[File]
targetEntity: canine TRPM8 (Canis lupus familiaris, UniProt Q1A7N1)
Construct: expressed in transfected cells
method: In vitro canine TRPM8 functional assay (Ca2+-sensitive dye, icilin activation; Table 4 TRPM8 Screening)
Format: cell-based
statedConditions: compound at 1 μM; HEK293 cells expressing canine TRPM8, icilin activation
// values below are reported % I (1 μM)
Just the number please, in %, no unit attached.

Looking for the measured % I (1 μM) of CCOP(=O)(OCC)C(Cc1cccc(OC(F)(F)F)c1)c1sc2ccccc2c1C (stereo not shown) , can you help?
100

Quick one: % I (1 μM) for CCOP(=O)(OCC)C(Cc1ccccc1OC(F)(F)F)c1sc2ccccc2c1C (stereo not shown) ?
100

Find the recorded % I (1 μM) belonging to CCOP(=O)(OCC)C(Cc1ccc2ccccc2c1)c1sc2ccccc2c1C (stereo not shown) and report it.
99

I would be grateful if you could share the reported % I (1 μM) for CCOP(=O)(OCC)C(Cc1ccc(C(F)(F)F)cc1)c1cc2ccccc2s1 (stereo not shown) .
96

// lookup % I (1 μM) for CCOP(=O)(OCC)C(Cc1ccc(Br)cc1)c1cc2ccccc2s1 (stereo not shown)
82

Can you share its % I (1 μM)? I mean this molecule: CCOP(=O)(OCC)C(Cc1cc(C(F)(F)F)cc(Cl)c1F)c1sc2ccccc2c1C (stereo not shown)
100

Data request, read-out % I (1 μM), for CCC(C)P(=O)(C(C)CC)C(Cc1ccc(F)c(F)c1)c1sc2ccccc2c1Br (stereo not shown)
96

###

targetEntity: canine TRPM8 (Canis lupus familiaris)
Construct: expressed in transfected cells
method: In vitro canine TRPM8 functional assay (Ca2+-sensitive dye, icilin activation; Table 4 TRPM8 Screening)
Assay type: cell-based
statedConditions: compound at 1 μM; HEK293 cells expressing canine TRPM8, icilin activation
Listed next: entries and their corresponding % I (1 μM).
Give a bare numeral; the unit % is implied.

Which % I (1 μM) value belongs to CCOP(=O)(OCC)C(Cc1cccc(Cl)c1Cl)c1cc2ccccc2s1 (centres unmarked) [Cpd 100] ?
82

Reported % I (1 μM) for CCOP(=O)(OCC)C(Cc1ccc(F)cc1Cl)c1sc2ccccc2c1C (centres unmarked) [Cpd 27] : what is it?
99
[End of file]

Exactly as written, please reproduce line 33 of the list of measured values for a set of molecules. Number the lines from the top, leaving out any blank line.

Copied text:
99